What was striking to me as a regular customer was the abrupt change of energy after Chef Jarod left. He was charismatic, talented, passionate, valued the quality and sustainability of the ingredients he used, and he seems to have a team behind him that was on the same page as him. The food was always excellent, but what kept my husband and I coming back consistently were the people who were the liaisons of the wine and the food, the employees who stood behind the vision of community dining, and who had a dedicated passion for the pairing of simple yet sophisticated food and exciting wine. I would often leave my dinner and pairing choice up to our waitress, and with authentic knowledge and passion she created an unforgettable dining experience. Having worked in the restaurant industry in my youth, I never felt a sort of energy I felt at the Cellar Door, and this atmosphere was created by, facilitated by the employees, the liaisons. A few weeks after Jarod was gone, it seems all familiar faces were gone from the service staff. There are plenty of places to have a good meal, but what made the Cellar Door extraordinary and our go to venue was the passion in the talented people who made our experiences special. It seems from your blog that the decision to start afresh was your general manager’s, and what a shame to leave such a decision up to someone else. The place was never the same afterwards, and the old Cellar Door is missed.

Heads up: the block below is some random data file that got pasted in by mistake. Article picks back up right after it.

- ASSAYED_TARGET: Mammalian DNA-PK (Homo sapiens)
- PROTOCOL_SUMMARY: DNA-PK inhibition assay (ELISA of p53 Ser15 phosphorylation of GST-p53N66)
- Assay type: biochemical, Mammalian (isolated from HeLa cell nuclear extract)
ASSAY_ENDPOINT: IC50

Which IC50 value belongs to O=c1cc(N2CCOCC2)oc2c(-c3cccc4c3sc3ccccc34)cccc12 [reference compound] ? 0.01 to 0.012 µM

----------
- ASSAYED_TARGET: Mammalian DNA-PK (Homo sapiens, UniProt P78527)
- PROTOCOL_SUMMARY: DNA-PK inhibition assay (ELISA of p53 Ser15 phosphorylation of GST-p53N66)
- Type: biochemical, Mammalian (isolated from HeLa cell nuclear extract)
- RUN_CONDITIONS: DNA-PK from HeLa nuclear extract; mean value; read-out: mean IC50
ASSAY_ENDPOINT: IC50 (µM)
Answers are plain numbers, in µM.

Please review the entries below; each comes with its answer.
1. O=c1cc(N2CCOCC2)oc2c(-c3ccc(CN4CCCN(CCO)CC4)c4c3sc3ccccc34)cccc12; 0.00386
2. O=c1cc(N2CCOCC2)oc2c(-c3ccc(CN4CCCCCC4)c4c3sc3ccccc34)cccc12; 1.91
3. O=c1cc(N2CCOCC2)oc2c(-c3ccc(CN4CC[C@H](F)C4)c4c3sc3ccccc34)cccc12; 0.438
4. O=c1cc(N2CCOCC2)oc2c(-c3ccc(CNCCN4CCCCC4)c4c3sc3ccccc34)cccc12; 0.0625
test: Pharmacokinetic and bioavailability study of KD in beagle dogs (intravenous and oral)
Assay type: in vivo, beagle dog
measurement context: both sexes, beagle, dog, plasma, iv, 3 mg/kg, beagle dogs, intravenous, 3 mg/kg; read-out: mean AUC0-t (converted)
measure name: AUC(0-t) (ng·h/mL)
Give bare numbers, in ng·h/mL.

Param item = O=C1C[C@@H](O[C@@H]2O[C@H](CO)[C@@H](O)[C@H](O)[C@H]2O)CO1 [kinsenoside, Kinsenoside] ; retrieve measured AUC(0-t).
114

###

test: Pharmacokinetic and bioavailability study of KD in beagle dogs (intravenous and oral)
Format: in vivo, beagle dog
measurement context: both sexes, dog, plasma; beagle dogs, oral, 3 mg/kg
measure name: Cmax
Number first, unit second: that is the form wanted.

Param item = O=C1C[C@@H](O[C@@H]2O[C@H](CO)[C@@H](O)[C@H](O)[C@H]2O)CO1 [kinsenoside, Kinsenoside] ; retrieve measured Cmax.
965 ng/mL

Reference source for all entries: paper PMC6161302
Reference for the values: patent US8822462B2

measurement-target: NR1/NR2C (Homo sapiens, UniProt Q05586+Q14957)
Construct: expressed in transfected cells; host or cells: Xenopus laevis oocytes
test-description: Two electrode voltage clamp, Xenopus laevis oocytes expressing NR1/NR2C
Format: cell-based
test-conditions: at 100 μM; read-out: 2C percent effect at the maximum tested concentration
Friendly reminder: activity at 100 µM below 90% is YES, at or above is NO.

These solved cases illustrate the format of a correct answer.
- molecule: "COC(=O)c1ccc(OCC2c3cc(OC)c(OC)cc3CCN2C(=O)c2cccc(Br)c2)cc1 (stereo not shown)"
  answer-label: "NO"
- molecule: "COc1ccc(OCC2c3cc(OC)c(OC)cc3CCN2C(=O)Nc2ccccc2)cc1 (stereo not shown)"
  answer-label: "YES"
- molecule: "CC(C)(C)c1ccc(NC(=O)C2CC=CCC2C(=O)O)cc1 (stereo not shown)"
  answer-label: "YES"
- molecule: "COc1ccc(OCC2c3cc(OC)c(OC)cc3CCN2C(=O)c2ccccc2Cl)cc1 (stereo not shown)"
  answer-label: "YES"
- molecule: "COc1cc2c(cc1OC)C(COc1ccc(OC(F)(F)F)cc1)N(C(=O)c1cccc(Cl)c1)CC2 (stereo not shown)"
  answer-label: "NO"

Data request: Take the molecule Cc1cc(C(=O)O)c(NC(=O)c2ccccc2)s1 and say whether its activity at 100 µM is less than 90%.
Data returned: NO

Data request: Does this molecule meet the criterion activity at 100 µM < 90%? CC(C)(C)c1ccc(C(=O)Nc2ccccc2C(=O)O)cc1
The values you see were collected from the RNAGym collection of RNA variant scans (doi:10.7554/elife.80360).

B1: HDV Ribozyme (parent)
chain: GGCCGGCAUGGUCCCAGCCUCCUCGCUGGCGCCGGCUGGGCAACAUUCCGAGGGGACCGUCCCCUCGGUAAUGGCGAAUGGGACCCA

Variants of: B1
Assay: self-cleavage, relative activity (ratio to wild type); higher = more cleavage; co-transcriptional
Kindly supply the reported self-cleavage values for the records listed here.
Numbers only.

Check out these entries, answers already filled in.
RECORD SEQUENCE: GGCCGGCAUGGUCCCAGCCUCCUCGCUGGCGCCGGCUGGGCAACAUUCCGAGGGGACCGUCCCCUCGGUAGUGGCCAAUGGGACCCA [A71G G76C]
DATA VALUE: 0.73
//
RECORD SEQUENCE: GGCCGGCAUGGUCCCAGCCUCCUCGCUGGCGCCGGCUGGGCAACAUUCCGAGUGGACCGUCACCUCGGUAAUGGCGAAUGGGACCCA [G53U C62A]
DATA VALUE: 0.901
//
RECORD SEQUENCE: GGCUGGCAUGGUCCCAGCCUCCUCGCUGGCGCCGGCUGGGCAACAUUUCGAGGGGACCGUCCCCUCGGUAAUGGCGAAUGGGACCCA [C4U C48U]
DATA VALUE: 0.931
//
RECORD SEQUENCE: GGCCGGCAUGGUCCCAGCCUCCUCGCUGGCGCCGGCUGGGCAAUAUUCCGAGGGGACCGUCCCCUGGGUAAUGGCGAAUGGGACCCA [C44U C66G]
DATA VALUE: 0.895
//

• Randall Grahm says:

        Thanks so much for your comment. I agree with you that the feeling of a restaurant is often about so much more than the technical proficiency of the food. For me there was something like a gradual erosion of the inspiring spirit of the restaurant. I know precisely how you feel.